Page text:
By Jeff Smith
Pat Riley is one of the most often-quoted figures in all of sports. One of the former NBA championship coach's greatest quotes is “There are only two options regarding commitment. You're either in or out. There's no such thing as life in between.”
Riley's quote was about commitment, but it can easily be applied to player development as well. The athletes in our gym are always headed in one of two directions: They're either growing or stagnating. There's no such thing as development in between.
One of the biggest culprits that contributes to the stagnation of our players is if we as coaches aren't intentionally pushing them to live on the edge of their skills, to be constantly stretching them outside their comfort zone to learn new skills, new ideas, new methods, new tactics and new strategies.
Besides speeding our athletes' skill development, this philosophy of training also keeps our athletes more engaged in team practices. It's difficult to be bored in practice if each day our athletes are being challenged and encouraged to learn new skills, refine current skills and extend themselves beyond what they think they're capable of -- to be comfortable being uncomfortable, as we explored in our last blog post.
Here are a few examples of how to create a practice culture where our athletes are excited to train and motivated to train hard and grow.
The power of video and competition
Starting with the team's first practice, Coach Tim began filming his 17 Smack squad's 2v2 Bjerring tournament half-court warm-ups, then uploaded the footage to his team's web page and assigned his players to watch the video between practices and track certain key stats to gauge their progress. Athletes won't admit this publicly, but most of them thoroughly like being captured on video, especially in today's media-saturated society.
Add in the fun of participating in a tournament as part of your practice -- while getting dozens of gamelike touches on the ball in the process -- and the 17 Smack girls enjoyed this part of practice as much as any other portion of their workouts. I should know -- my older daughter is on that team. On one drive home from practice, she expressed her pride at winning three straight Bjerring practice tournaments. I never heard her express a similar level of pride at mindlessly digging up down balls hit by a coach during a blocked defensive drill during previous seasons.
After watching Coach Tim's first video of his team's Bjerring tournament online, I stole his idea and did the same thing with my 14 Smack squad at our first few practices. The girls' play in these 15-minute-long tournaments wasn't always pretty -- training "ugly" never is -- but my athletes absolutely loved the tournaments and watching themselves on film afterwards. Early in the season, one of my players' moms emailed me to say "Hayley just loves the team's practices. She is having so much fun. As a parent, I love hearing how excited she is about being on the team and going to practice." The power of video combined with the element of competition are an enticing mix for many of our athletes.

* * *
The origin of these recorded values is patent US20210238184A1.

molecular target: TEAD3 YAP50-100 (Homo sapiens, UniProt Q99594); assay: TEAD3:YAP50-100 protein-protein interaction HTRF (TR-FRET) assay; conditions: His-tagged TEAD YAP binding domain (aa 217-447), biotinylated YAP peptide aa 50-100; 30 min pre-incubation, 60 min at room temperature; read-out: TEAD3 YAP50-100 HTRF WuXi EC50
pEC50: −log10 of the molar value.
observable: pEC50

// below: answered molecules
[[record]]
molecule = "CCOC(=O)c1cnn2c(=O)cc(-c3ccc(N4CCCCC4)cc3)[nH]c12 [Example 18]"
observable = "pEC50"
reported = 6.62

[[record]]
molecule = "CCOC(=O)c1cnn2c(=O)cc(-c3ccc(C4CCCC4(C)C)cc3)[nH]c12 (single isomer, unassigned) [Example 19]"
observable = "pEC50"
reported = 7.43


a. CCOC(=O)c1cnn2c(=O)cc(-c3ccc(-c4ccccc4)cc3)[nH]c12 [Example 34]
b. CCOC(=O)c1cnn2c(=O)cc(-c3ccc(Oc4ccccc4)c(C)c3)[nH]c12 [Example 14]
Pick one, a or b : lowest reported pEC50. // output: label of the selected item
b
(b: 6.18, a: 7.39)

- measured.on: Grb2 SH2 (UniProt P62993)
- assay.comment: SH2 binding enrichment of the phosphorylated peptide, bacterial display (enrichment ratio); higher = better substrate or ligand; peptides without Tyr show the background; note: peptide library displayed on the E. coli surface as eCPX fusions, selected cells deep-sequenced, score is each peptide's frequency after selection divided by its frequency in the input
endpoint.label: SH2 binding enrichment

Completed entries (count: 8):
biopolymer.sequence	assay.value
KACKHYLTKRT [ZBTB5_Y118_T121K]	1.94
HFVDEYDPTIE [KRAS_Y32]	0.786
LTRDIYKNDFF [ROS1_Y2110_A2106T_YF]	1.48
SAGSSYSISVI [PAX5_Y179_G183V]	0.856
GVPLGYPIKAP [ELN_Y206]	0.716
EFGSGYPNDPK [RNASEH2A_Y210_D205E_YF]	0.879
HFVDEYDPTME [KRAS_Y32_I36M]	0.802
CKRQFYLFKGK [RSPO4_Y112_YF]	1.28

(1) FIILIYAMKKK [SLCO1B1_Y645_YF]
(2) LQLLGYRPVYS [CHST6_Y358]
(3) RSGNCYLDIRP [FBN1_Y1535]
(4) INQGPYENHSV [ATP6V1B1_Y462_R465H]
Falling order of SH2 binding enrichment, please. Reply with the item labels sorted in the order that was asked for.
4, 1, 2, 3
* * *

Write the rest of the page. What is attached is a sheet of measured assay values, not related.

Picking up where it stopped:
Constant learning curve
Another strong motivational tool for practices is continually weaving in new skills, tactics and strategies to our training sessions. Keep them on the edge of their skills by continually challenging them with new opportunities to grow.
Coach Grant is among the coaches doing this with his 15 Blue team. He recently told me how he is teaching his players a fast-tempo offense with shoot sets to the outside hitters, quick sets to his middle hitters and gap sets and hut sets as well. His team is still learning to some extent to implement such a complex array of offensive plays into matches, but they're pushing each other to execute these plays, and with each tournament they're showing steady, encouraging improvement that has Coach Grant and the girls excited to continue down this path.
By setting the bar of expectations high for his team, Coach Grant has created a practice culture where his players are eager to work diligently with him during small-court and full-court grills to acquire the skills necessary to pull off such a demanding offense.
Score what you want to see from your team
Like Coach Grant, I've been teaching my 14 Smack team in Elgin a faster-tempo offense with decidedly mixed results, which is typical for a middle-school aged team. Learning and mastering the timing and skill involved in executing a quick set to a middle hitter, a hut set to an outside hitter or a gap set to an opposite hitter -- particularly off a live serve -- at this age level can feel like teaching algebra to a kindergartener. When left to their own devices, many of my players will resort to running the safer, more familiar high sets to each pin hitter. I'm also a huge proponent of back-row attacks, especially out of serve receive, but early each season I've coached my players will choose to hit down-ball attacks instead of jump attacks because they're simpler, safer and easier to control.
That's when as coaches we need to enforce the power of scoring constraints and enticements. At our last team practice, to ensure that my athletes were stretching themselves running our quicker plays, during a game of hitters vs. defense I awarded hitters 15 points for every jump kill off a fast-tempo set ... and conversely they earned only 1 point for any jump kill off a high set. As for standing attacks, they received no points, as down-ball kills were treated as a wash.